Just the other day I happened on an article illustrating my point. It discussed Simo Häyhä, a Finn credited with shooting "at least 700 men in less than 100 days" during the brief Finnish war with the Soviets early in WWII. He was so deadly that the Soviets dubbed him "The White Death," and he humiliated the Red Army despite their "cult of the sniper," or "sniperism." The Finns fought the Soviets to a standstill using light infantry on skis, unconventional warfare, sheer grit, and a willingness to fight in temperatures down to 40 or 50 degrees (fahrenheit) below zero.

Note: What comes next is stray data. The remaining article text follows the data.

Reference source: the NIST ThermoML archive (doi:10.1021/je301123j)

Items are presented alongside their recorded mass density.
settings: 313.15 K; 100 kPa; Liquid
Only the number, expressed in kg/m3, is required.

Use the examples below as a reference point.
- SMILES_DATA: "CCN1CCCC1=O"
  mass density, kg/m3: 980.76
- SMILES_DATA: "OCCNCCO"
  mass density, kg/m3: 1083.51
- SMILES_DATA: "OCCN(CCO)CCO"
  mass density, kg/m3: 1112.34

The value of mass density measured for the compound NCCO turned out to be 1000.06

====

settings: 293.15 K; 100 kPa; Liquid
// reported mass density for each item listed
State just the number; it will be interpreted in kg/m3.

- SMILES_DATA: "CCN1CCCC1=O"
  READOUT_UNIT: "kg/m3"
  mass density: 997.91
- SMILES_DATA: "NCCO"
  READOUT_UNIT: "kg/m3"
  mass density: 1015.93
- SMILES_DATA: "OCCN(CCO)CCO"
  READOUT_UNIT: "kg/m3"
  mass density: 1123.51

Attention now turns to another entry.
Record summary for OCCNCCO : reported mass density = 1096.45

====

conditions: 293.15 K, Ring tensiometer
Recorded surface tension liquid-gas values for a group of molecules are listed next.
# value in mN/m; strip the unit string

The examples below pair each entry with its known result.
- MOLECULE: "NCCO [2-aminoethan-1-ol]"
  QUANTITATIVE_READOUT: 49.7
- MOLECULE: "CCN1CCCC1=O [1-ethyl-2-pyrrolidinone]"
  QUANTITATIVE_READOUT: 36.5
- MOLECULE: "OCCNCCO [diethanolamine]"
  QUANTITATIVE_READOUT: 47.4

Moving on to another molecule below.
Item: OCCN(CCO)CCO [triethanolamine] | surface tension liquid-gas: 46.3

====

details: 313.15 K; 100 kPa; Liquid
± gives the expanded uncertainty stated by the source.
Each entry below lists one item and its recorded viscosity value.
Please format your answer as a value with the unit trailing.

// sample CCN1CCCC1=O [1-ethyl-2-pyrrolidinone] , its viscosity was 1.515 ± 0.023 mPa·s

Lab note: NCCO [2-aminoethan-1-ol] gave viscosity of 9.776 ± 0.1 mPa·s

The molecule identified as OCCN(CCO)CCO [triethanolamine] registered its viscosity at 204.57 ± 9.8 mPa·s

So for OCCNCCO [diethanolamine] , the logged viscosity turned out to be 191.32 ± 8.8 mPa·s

I'd have to bone up on my tactical level military history, but if significant changes to Soviet sniper doctrine occurred between 1940 (when Häyhä was wreaking havoc) and 1942 (when Soviet snipers decimated the ranks and morale of the German armies at Stalingrad) then perhaps Häyhä is one of the great, uncredited heroes of Stalingrad. Perhaps he caused the Soviet Army to focus on developing a culture of marksmanship, which involves individualism and rewarding excellence in a way that would have gone very much against the political grain at that time.
Old School Biathletes